When an application is filed, the applicant must have an authorized representative sign, under penalty of criminal perjury, a declaration attesting to the fact that it has a “bona fide” intent to use the mark. The Trademark Office does not require proof of this intent at any point during the prosecution of the application. However, an application can be opposed by a third party with standing to do so on grounds that there was no “bona fide” intent to use the mark at the time the application was filed, rendering the application void. This is precisely what PRL USA Holdings, owner of the RALPH LAUREN POLO marks, did successfully in opposing two applications owned by Rich C. Young to register marks which PRL believed were confusingly similar to marks the company owned.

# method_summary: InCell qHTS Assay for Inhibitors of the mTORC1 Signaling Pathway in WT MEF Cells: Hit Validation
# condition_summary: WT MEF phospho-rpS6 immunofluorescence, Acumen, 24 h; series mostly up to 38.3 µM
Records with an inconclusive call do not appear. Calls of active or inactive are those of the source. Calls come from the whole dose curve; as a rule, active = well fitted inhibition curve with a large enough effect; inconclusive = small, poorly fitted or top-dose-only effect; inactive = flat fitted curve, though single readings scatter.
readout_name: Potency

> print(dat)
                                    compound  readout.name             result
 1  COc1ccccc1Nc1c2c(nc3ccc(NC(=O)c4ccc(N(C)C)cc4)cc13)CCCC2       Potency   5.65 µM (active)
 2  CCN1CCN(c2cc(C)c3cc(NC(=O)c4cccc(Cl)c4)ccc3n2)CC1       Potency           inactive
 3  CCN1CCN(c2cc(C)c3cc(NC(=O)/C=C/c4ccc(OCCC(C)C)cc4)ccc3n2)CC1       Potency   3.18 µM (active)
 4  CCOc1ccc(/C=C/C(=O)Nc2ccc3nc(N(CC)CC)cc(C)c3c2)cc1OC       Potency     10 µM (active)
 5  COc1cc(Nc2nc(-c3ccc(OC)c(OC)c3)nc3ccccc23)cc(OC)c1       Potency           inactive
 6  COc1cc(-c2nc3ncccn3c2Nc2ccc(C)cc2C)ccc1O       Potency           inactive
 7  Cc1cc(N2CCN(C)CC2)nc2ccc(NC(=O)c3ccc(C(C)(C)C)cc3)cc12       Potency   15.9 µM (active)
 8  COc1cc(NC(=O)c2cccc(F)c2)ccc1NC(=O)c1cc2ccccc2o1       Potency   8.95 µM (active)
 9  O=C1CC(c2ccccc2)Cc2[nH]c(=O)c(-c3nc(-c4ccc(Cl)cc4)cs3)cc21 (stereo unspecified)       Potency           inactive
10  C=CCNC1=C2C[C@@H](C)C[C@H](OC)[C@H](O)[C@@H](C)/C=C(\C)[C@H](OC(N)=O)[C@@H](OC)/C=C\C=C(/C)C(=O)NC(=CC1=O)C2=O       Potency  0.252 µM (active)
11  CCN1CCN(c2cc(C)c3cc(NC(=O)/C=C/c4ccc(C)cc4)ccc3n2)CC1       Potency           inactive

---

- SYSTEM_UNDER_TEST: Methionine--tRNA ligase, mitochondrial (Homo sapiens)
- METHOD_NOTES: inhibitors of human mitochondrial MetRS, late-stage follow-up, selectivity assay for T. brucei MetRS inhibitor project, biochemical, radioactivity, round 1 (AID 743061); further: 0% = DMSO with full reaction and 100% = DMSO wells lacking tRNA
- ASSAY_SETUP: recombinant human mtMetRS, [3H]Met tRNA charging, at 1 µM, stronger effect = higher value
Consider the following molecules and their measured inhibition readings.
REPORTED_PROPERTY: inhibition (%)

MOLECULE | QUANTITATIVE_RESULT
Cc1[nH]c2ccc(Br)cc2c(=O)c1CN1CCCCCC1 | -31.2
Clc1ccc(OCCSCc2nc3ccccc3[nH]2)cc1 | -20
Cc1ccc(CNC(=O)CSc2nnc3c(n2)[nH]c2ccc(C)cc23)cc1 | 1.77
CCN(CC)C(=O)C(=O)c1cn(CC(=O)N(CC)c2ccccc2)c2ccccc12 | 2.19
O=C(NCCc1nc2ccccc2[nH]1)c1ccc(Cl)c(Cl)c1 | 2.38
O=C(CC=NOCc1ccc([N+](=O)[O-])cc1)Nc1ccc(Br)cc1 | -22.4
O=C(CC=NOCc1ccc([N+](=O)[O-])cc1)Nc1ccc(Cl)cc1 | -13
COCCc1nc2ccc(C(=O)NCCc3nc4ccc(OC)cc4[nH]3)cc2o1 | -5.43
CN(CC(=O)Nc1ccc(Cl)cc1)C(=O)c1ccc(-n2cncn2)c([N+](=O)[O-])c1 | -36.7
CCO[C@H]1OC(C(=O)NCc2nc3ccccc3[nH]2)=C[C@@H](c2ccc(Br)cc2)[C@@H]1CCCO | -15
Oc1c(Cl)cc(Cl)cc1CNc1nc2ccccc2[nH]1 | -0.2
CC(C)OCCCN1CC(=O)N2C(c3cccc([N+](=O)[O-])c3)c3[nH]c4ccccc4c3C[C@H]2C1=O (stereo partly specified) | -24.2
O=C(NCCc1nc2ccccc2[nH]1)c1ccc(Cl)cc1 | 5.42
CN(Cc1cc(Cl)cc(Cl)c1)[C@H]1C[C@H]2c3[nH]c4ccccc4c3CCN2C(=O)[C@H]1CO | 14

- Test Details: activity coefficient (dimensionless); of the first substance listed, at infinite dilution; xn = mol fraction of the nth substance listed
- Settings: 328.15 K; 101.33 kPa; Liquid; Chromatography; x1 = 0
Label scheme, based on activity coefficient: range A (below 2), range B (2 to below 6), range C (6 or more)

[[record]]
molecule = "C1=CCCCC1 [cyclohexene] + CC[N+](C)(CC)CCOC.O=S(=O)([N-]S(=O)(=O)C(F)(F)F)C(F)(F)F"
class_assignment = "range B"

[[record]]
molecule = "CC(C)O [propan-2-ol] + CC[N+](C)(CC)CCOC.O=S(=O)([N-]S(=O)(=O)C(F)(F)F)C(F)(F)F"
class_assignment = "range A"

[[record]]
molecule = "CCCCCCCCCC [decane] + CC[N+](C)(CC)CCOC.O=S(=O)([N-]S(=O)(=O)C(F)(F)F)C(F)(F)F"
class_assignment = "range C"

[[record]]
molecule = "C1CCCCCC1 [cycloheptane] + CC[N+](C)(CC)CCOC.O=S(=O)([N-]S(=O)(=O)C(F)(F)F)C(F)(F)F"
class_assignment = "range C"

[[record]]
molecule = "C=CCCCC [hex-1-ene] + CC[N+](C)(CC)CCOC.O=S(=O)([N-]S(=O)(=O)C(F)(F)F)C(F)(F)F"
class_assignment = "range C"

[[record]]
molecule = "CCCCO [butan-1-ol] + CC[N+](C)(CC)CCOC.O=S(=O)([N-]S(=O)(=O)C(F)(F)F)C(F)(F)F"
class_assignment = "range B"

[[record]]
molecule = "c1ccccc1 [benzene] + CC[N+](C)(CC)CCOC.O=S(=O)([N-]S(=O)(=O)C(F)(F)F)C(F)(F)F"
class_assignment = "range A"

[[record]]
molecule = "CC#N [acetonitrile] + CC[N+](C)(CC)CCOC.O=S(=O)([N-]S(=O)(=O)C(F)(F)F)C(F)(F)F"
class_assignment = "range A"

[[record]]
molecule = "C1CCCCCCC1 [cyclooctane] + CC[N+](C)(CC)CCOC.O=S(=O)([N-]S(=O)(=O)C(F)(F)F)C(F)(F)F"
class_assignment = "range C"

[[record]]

In these non-precedential opinions, the Trademark Trial and Appeal Board made clear that the “bona fide intent” required under the Trademark Act “must reflect an intention that is firm, though it may be contingent on the outcome of an event (that is, market research or product testing).”  Citing to prior case law, Section 45 of the Trademark Act, and the Senate Judiciary Committee Report for the relevant statutory provisions, the Board stated that there must be an intention to use the mark “in the ordinary course of trade” and not “merely to reserve a right in the mark.” Such an objective determination to be is made based upon all of the circumstances of each individual case.